Seeing the Round Corners

HEADS UP, the new day for Seeing the Round Corners “GOING LIVE” is Tuesday each week.

June 8, 2021

A few years back, the “column from the archives” began appearing on this website with an opening comparing the time and situation or circumstance of today with all those years ago. The point of today’s column is to encourage you the reader to think about just how empty the rhetoric politicians espouse to get elected.

Think about this. Even some of the Hollywood elite who admitted to not really like Donald Trump but were voting for him. Why?  He kept his promises. Think about that. How many politicians keep the promises made to voters during the run for office?

Recalling the incredibly popular television show West Wing, when questioned by a union official after the election about why the President did not keep his promise, the President’s staff person replied, “We made a promise we couldn’t keep.”

September 12, 2016
CONSERVATIVES AND CONSERVATISM

In a world that has become all too familiar with the words formed from “radical,” there are those that loudly broadcast how politically conservative they are. With as volatile as the 2016 Presidential campaign has been from before day one, a good question to ask those yelling so loudly what the term “politically conservative” means, and require a little self-examination.

In the glitz and glamor of today's technology, this writer turned to that staid and old reliable Encyclopedia Britannica – a seldom quoted or admitted source,

“Conservatism” is a “political doctrine that emphasizes the value of traditional institutions and practices,” and is said to be the “preference for historically inherited rather than abstract and ideal.”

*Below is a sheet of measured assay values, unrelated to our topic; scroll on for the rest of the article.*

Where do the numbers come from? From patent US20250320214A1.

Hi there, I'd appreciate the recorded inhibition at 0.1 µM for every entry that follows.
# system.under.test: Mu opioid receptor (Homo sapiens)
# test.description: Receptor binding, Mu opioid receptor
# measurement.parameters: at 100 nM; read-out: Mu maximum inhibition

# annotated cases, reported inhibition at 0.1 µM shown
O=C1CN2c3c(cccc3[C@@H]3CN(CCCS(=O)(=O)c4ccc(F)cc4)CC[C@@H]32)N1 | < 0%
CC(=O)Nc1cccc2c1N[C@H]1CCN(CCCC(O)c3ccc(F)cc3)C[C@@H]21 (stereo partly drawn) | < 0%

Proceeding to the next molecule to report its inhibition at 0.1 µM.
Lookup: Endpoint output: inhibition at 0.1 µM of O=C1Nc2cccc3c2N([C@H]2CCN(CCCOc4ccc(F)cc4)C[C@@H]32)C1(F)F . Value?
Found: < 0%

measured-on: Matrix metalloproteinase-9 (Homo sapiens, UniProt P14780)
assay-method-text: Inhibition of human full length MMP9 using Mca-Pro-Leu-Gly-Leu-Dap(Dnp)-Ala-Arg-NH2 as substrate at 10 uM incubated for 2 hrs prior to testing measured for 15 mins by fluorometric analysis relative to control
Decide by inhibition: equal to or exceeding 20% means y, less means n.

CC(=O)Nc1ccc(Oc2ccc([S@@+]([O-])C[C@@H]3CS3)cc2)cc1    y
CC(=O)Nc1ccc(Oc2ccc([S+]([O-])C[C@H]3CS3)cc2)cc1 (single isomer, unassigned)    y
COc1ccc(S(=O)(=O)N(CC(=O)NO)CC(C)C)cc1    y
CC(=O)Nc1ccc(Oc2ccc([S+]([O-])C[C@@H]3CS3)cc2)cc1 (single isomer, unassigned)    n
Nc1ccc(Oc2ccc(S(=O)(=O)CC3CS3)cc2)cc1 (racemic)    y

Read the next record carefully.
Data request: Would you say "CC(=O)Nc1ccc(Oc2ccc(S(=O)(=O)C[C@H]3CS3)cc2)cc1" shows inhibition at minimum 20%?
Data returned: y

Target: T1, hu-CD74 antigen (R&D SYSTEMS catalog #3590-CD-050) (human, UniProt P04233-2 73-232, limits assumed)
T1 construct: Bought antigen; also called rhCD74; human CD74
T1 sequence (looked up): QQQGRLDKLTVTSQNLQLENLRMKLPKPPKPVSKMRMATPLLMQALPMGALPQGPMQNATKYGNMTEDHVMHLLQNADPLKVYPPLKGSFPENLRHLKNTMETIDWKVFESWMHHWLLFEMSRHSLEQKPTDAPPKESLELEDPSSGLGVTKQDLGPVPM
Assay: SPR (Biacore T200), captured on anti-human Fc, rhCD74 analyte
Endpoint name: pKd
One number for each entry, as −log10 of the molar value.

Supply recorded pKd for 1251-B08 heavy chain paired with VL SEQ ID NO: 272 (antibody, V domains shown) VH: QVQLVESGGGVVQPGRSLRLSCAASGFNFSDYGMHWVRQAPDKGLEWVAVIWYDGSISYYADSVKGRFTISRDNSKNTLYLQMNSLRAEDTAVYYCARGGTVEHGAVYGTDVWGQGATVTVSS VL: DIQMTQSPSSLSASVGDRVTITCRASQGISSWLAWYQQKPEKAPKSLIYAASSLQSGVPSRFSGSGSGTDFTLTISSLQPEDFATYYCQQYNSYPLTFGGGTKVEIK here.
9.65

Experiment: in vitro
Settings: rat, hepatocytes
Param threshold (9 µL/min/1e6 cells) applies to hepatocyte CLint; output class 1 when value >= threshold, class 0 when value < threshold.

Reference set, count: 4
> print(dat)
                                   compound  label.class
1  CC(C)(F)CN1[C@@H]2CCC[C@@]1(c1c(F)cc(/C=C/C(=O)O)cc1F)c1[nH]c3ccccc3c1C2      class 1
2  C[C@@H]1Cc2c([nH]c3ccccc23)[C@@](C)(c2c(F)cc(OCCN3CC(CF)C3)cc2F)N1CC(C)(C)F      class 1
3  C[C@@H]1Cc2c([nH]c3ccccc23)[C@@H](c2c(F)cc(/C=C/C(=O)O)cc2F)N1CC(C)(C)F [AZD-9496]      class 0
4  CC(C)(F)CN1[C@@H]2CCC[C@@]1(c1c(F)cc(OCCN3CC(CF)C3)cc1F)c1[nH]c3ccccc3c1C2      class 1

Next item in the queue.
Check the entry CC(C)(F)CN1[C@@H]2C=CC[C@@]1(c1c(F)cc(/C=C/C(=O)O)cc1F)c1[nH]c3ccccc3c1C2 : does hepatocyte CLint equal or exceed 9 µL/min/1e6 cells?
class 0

Inherent in the conservative philosophy is a belief in favoring “institutions and practices that have evolved gradually and are manifestations of continuity and stability.”

This for those readers fed up with government and its dictates:  Inherent in the
conservative philosophy is that “government's responsibility is to be a servant, not the master, of existing ways of life, and politicians must therefore resist the temptations to transform society and politics.” (writer's emphasis)

Now, acknowledging that large segments of the population are suspicious of government, Britannica states:  “This suspicion of government activism distinguishes conservatism not only from radical forms of political thought but also from liberalism, which is a modernizing anti-traditionalist movement dedicated to correcting the evils and abuses resulting from the misuse of social and political power.”

There are so many ways to view the idea of conservatives and conservatism, and maybe that's the problem. In this 2016 Presidential election year, we have numerous candidates – Republican, Democrat, Green Party, Libertarian – and the two words frequently enter the political rhetoric. To those readers really paying attention should take the next opportunity to question a political candidate and see just what “conservative” and “conservatism” mean as they so carefully explain their political philosophy.

This writer is not a gambling person, but will “bet” far too often your favorite candidate will use present day situations to justify their agenda or justify returning to a certain time as their reason for deserving your vote.

The reader's comments or questions are always welcome. E-mail me doris@dorisbeaver.com. The mission of Seeing the Round Corners is to evoke a thought process and interest in becoming better informed and to be skeptical of the headline-grabbing purveyors of information. The writer is a member of the Society of Professional Journalists.